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MORAN v. KIDDER PEABODY & CO.

May 9, 1985

JOSEPH MORAN, Plaintiff, against KIDDER PEABODY & CO., a corporation, and BRUCE BARBERS, an individual, Defendants


The opinion of the court was delivered by: SWEET

SWEET, D.J.

Plaintiff Joseph Moran ("Moran") commenced this action against defendants Kidder, Peabody & Co. ("Kidder Peabody") and Bruce Barbers ("Barbers") alleging violations of the federal securities laws and common law fraud. Kidder Peabody now moves this court to dismiss the complaint pursuant to Fed.R.Civ.P. 12(b)(6) or in the alternative for partial summary judgment on the grounds that certain claims are barred by the applicable statute of limitations, and for an order compelling arbitration of any remaining claims. For the reasons discussed below, the motions to dismiss the federal claims and to compel arbitration are granted.

 Facts

 Moran is an individual investor who was a customer of Kidder Peabody, a large investment concern located in New York, between June and December of 1983. Barbers was an employee of Kidder Peabody who acted as Moran's representative and account manager at Kidder Peabody. Between June and December 10 1983, Kidder Peabody acted as broker for the execution of purchase and sale orders of stocks and stock options on behalf of Moran's account. Upon transferring his account to Kidder Peabody, Moran signed a form agreeing to arbitrate any claims against the firm.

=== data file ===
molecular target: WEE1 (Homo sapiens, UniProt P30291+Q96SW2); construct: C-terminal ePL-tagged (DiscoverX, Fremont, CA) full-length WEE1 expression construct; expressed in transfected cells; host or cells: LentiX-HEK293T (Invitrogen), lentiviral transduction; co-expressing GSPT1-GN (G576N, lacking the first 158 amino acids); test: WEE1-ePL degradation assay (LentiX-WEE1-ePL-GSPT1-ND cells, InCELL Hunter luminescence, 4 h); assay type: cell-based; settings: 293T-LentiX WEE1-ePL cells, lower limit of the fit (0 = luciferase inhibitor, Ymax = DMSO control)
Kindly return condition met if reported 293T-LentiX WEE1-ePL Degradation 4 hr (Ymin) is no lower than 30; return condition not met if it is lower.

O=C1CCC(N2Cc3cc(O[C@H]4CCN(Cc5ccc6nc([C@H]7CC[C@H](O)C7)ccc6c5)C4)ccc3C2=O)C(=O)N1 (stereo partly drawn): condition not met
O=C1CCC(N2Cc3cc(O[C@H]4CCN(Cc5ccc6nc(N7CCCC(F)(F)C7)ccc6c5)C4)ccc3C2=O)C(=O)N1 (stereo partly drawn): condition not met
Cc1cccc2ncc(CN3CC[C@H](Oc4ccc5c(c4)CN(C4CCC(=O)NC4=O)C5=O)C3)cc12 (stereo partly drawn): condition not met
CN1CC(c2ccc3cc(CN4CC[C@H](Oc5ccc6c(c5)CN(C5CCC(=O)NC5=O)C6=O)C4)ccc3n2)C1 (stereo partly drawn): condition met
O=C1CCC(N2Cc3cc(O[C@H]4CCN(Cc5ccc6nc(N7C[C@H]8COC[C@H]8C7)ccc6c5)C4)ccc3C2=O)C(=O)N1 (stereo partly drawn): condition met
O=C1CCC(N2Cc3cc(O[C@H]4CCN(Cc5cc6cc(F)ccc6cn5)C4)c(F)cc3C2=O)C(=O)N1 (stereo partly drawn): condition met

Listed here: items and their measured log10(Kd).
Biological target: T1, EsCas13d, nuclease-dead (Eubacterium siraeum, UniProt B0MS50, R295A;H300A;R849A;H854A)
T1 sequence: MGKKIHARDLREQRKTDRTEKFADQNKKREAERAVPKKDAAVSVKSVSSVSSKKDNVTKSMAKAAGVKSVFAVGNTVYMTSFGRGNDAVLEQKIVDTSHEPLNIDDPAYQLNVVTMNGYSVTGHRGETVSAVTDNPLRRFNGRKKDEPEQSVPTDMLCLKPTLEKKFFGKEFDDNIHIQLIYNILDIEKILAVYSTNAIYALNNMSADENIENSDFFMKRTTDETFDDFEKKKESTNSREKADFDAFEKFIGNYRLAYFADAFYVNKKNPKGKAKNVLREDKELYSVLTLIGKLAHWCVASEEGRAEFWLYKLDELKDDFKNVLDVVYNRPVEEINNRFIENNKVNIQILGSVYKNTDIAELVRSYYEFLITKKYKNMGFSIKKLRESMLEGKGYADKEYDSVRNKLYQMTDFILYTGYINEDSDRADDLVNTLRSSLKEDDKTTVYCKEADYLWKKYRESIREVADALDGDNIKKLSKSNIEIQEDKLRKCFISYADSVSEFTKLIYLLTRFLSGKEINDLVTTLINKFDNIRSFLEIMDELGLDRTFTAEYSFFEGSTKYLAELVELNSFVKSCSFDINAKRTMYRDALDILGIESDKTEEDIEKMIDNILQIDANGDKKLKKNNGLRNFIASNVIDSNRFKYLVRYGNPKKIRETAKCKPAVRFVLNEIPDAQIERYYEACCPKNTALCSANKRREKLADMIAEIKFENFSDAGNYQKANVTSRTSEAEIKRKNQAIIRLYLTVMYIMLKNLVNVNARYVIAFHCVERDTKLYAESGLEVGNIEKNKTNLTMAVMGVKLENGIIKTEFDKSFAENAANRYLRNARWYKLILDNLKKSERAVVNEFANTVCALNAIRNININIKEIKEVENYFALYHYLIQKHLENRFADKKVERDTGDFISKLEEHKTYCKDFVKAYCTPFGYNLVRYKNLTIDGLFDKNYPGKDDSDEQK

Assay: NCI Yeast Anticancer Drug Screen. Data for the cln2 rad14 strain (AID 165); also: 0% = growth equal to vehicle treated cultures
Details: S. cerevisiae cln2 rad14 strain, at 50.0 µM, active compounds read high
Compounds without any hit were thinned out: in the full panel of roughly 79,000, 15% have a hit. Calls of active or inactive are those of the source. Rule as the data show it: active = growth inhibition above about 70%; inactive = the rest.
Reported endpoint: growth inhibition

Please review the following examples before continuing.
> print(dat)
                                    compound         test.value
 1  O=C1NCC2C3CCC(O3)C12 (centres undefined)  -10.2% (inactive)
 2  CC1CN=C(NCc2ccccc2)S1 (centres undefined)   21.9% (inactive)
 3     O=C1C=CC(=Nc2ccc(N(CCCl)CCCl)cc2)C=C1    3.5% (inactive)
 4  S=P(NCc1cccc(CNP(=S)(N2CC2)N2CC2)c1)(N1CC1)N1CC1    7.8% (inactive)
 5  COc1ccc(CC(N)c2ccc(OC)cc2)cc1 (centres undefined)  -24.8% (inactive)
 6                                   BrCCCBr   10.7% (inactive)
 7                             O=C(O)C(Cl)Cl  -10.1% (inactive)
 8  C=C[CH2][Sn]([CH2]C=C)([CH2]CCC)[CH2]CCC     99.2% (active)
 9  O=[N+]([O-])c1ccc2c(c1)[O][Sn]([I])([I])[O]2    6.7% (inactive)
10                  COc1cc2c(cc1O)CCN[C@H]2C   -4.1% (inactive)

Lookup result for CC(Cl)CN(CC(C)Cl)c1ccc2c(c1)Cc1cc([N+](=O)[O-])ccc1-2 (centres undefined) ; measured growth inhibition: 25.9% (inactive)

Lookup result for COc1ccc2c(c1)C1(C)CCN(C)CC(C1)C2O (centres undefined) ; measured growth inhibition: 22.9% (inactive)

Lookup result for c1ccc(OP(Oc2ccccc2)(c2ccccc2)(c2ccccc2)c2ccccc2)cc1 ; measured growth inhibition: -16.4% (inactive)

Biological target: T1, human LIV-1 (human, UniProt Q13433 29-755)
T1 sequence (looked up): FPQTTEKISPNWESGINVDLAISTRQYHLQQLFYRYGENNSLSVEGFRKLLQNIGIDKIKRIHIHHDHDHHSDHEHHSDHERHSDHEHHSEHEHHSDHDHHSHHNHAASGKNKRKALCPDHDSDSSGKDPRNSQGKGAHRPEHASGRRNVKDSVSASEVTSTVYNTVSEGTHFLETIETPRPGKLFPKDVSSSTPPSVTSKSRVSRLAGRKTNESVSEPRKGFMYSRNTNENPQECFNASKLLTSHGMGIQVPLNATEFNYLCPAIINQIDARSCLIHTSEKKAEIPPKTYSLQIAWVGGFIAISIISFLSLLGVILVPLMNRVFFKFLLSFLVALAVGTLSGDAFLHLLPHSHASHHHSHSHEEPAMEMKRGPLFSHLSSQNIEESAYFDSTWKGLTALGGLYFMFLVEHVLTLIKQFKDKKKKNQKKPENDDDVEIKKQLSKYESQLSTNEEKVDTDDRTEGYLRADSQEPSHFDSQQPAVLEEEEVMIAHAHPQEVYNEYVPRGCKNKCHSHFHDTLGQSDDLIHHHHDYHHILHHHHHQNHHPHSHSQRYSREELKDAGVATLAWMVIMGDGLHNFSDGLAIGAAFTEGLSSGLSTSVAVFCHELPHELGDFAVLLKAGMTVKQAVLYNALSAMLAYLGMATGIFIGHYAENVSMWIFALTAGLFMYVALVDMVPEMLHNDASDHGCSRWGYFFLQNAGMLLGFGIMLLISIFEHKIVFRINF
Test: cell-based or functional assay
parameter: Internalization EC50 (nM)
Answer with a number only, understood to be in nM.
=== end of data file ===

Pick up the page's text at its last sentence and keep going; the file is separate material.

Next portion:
In his complaint, Moran alleges that Barbers engaged in a course of fraudulent and deceitful activities with regard to Moran's account that resulted in the liquidation of the account and the loss of $90,000.00. In his first cause of action for fraud, Moran claims that "on various and diverse occasions," between June 24, 1983 and September 29, 1983 Barbers falsely reported that certain items were purchased or that certain purchases were a mistake, reprinted inaccurate price quotes, purchased items without Moran's authorization and made false representations to Moran in an effort to induce him to purchase certain stocks and stock options. In his second cause of action, Moran alleges that Barbers' activities violated Sections 10(b), 7 and 18 of the Securities Exchange Act of 1934, and Sections 12 and 17(a) of the Securities Act of 1933. He claims that Kidder Peabody credited his account with $55,000.00 without his knowledge and subsequently traded the account as if that sum were deposited therein, that Kidder Peabody unlawfully extended him credit and that Barbers made false representations to induce Moran to make additional cash payments. As further evidence of a general scheme of securities fraud, he states that a copy of a Kidder Peabody form, Form 412 (Members Authority of Transfer and Receive Account), signed by Moran, was materially altered as to the type and amount of the account. In count three of the complaint, Moran contends that Kidder Peabody exercised control over his account and that his account was traded excessively for the sole purpose of generating commission. In his final count, Moran charges Barbers and Kidder Peabody with breach of professional responsibility and negligence. On the basis of these claims, Moran claims damages in the amount of $90,000.00 and punitive damages in the amount of $500,000.00.